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Sorry state of Indian wildlife - these numbers will tell you why

Sourjya Bhowmick | Updated on: 10 February 2017, 1:49 IST

Profit. The word is integral to this neo- liberal world that we live in. To maximise profit, we are racing to perdition. And we are doing it by cutting down forests and indiscriminately killing animals.

World Environment Day (WED), marked on 5 June, is also observed as 'people's day'. A day when you ideally do something to take care of Mother Earth. But as our fate is, it might have well been another day of ruining environment.

Ironically, WED 2016 was themed - 'Go Wild for Life' and focused on illegal trade in wildlife.

Here are a few numbers which show the plight of wildlife in India:


  • Number of rhinoceros poached in Kaziranga Tiger Reserve, Assam from 2012 to April 2015.
  • During the same period, about 39 poachers were killed and 154 were arrested.
  • "Rhino horn is a highly valued component of traditional Chines medicine, practiced in China, Vietnam and other parts of East Asia. Hundreds of rhinos are killed illegally for their horns every year," says Humane Society International.


  • The price of one kilogramme of rhinoceros horns in Vietnam.
  • In Vietnam, the price of rhinoceros is worth more than the price of gold.


  • Number of tigers in India as of 2014.
  • According to government data, India has 70% of tiger population among the 13 tiger-range countries across the globe.
  • Significantly, 2.06% of India's geographical area host about 47 tiger reserves in 18 states.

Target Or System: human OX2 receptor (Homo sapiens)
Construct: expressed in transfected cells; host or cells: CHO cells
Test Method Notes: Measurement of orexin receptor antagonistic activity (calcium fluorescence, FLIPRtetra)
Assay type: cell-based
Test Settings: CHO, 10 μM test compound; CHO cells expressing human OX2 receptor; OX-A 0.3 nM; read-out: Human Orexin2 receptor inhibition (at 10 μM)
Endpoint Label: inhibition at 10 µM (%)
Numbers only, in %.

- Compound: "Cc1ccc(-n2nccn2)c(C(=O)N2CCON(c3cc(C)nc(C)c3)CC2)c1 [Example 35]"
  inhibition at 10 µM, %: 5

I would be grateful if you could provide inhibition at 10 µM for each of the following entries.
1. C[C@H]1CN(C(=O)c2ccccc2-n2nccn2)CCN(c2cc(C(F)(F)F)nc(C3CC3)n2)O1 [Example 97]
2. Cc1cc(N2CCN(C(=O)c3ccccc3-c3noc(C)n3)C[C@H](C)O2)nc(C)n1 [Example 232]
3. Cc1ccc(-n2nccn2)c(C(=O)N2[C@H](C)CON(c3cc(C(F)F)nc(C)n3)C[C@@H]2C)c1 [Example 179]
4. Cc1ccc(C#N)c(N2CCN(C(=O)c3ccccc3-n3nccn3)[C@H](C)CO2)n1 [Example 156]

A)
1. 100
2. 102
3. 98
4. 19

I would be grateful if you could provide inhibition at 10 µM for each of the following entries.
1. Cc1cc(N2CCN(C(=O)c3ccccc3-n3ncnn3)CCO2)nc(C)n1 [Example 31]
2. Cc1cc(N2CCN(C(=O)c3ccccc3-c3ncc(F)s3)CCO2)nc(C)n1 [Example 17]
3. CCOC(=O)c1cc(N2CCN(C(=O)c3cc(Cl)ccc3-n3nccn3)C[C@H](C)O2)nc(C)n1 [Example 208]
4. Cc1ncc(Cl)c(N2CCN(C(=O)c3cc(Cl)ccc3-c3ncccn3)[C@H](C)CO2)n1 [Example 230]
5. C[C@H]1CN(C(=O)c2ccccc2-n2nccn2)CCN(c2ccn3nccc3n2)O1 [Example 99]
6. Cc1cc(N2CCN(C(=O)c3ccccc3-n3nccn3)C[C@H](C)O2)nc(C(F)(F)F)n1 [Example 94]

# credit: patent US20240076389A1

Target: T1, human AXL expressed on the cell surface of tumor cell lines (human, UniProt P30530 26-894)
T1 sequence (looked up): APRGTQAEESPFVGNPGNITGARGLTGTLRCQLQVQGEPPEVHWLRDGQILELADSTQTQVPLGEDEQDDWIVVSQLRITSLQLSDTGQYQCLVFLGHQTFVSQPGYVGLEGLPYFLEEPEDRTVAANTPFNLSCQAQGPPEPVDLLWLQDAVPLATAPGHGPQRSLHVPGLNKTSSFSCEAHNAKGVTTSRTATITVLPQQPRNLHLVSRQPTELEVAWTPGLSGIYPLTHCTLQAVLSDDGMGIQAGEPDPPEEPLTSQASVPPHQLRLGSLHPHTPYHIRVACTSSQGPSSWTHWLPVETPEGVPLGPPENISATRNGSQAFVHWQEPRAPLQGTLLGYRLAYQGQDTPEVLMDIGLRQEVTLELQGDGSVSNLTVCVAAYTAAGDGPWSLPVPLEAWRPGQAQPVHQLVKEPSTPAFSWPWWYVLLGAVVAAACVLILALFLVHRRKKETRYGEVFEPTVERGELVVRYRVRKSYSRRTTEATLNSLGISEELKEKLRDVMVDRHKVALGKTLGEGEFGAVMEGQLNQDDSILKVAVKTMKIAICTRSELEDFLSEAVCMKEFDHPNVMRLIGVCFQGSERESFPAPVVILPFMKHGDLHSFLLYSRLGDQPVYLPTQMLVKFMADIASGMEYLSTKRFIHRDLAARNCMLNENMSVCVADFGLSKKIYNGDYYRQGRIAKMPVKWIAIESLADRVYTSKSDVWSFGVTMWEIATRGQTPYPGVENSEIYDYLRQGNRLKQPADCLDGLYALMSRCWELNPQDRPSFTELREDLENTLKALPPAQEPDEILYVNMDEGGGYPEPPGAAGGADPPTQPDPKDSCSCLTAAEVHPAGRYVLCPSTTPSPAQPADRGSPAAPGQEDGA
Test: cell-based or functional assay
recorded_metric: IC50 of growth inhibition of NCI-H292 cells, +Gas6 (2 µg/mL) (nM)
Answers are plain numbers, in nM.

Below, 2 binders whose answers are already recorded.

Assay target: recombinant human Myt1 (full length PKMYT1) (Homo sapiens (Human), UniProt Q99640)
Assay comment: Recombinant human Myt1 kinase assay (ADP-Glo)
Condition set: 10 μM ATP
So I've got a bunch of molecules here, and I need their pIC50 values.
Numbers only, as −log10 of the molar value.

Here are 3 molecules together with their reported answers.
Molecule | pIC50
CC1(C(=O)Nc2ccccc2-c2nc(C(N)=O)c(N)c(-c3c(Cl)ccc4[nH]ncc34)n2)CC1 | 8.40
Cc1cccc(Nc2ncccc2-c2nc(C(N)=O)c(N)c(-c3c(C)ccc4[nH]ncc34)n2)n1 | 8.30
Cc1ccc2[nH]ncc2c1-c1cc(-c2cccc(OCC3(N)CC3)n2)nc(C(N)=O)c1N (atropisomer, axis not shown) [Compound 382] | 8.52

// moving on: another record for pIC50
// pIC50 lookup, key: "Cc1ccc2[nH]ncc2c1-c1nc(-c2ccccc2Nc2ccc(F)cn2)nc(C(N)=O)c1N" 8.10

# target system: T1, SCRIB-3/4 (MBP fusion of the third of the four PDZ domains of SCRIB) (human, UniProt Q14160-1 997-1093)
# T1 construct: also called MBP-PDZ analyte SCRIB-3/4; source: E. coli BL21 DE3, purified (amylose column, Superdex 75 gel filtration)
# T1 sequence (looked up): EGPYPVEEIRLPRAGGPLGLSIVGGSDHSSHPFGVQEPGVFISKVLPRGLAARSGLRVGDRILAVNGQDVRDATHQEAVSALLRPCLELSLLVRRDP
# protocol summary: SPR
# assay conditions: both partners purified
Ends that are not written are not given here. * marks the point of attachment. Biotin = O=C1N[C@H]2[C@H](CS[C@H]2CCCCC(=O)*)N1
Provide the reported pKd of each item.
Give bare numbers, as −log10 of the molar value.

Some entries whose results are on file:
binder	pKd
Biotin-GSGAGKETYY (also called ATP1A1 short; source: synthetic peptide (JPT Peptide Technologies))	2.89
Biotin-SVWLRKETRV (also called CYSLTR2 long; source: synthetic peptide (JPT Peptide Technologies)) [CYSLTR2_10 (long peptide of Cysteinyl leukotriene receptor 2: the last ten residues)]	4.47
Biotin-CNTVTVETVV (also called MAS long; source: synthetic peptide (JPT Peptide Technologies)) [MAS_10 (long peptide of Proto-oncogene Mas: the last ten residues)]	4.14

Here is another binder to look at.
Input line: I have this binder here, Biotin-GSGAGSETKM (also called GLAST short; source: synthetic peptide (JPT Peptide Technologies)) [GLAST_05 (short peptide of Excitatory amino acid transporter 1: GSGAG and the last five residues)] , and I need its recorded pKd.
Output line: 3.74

• The percentage of tiger deaths that occurred in 2014 due to poaching in India.
  • From 2005 to March 2016, a total of 347 tiger poaching cases were registered in India, according to Wildlife Protection Society of India estimates.
  • According to the website poachingfacts.com tiger bones are ' highly sought after for use in medicines and health tonics and in the past few years tiger bone wine has become a curiosity, despite being illegal.
  • In traditional Chinese medicine a tiger's penis is believed to be a natural enhancer of male virility and in 2006 a dish was sold for $5,700 in Beijing (about $6,800 in 2015).


  • Number of steps taken by the government to stop the menace of poaching.

These are:

  1. Wildlife Crime Control Bureau to assist states in collection intelligence against organised crime against wildlife.
  2. Special Tiger Protection Force with 100% central funding
  3. Strict provisions for legal actions
  4. Deployment of front-line staff who are well equipped with commutation and weaponry.

The most important question- Why is illegal wildlife trade a problem?

The answer is simple - it destroys balance of nature, which impacts of human livelihoods. The solution is nowhere in sight as the magnitude increases daily.

And yes, illegal trade of wildlife in India does not only mean tigers or rhinoceros. It has a host of other endangered animals including blackbucks, star tortoise, other marine animals and much more.

Edited by Jhinuk Sen

First published: 6 June 2016, 4:39 IST
Sourjya Bhowmick @sourjyabhowmick

Born and raised in Kolkata, Sourjya is all about the numbers. He uses data to contextualise stories on a broad range of topics. Formerly with the Hindustan Times and IndiaSpend, any time not spent researching and writing is spent reading non-fiction and tackling his unending collection of films. An alumnus of Presidency College, Kolkata, he has a post-grad degree in Political Science from Calcutta University and was actively involved in student politics. He's a fan of Tintin comics, Germany's football team, Mohun Bagan and Old Monk.